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How Did the Irish Border Become the Biggest Fight of Brexit?

The Blacklion bridge crosses the Belcoo River which marks the border between Northern Ireland and Ireland.
The Blacklion bridge crosses the Belcoo River which marks the border between Northern Ireland and Ireland.Photographer: Mary Turner/Bloomberg
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In the run-up to the U.K.’s 2016 Brexit referendum, the Irish border barely featured in the debate. Two years on, the question of how to keep the 310-mile (500-kilometer) frontier free of checkpoints and patrols threatens to derail Britain’s plans for an orderly departure from the European Union. How did we get here? And what happens next?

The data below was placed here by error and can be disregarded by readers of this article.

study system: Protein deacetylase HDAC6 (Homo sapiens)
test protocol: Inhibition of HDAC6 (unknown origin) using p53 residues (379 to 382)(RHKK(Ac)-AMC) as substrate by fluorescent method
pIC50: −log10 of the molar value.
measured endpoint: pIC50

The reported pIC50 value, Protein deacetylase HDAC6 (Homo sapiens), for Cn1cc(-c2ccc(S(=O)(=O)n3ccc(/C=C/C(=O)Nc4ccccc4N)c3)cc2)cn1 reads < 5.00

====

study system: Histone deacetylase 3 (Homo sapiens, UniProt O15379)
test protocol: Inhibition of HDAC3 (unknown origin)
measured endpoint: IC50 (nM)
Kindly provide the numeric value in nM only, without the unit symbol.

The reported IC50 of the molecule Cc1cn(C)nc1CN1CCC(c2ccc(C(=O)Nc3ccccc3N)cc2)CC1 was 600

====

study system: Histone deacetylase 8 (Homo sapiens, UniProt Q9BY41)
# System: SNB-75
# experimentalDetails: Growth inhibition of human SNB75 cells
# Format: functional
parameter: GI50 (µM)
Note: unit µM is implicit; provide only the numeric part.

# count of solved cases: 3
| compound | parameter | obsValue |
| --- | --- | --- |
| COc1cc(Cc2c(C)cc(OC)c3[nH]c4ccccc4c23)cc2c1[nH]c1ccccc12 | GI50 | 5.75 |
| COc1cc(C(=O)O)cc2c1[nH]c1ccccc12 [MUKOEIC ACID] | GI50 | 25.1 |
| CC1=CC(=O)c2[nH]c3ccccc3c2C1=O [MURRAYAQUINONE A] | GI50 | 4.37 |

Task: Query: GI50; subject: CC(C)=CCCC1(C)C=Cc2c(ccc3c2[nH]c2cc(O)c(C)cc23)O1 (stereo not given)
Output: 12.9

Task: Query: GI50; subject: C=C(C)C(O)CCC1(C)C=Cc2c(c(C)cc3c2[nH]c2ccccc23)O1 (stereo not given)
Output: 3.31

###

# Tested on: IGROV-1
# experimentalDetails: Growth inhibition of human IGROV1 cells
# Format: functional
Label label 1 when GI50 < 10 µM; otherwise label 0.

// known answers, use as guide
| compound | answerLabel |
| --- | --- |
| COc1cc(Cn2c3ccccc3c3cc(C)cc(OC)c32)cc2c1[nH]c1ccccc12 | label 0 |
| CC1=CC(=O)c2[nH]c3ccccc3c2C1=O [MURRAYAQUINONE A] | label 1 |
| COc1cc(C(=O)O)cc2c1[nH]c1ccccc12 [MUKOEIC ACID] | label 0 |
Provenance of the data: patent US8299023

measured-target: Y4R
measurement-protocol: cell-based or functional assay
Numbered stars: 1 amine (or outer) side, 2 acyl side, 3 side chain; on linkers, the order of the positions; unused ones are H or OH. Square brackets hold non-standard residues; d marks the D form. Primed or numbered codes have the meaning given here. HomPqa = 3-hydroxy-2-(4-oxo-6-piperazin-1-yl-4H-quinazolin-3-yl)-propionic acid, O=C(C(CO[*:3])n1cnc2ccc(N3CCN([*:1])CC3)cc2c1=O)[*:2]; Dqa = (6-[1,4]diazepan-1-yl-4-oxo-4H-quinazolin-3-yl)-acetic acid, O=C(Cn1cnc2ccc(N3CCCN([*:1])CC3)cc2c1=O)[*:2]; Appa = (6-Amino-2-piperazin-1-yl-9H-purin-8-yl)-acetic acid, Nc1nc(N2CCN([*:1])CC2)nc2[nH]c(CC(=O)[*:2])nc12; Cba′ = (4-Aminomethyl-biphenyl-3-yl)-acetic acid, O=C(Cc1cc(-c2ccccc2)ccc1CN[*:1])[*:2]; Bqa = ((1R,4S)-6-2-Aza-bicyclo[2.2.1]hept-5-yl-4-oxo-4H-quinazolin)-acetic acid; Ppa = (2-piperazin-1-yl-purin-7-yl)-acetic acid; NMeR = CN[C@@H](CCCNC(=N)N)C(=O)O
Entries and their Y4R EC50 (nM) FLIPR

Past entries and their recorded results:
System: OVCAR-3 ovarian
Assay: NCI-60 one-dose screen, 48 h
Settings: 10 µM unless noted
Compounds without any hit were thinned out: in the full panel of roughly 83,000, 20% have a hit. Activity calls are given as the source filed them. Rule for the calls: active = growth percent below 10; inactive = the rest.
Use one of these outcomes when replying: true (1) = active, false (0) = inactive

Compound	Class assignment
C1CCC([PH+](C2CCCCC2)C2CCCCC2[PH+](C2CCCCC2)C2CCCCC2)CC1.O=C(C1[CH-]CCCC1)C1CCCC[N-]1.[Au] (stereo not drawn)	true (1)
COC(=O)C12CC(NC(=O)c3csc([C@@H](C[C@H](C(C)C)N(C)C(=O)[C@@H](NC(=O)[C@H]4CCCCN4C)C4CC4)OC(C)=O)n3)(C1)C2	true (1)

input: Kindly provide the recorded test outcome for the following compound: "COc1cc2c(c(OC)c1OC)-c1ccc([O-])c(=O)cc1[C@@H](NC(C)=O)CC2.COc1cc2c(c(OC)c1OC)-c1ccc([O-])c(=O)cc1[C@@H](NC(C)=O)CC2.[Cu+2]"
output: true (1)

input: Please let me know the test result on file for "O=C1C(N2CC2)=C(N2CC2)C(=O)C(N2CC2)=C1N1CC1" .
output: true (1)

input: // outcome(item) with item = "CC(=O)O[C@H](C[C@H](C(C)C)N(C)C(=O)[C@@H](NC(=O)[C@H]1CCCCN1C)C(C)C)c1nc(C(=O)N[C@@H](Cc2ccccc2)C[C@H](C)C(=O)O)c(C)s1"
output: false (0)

Long controlled by Britain, Ireland was split in 1922 into the Catholic-dominated south and the mainly Protestant north. The south won independence, the north remained under British rule. For decades, customs officers patrolled the new border to stop smugglers. Later, soldiers manned heavily fortified checkpoints and watchtowers on the border, as violence raged across the region.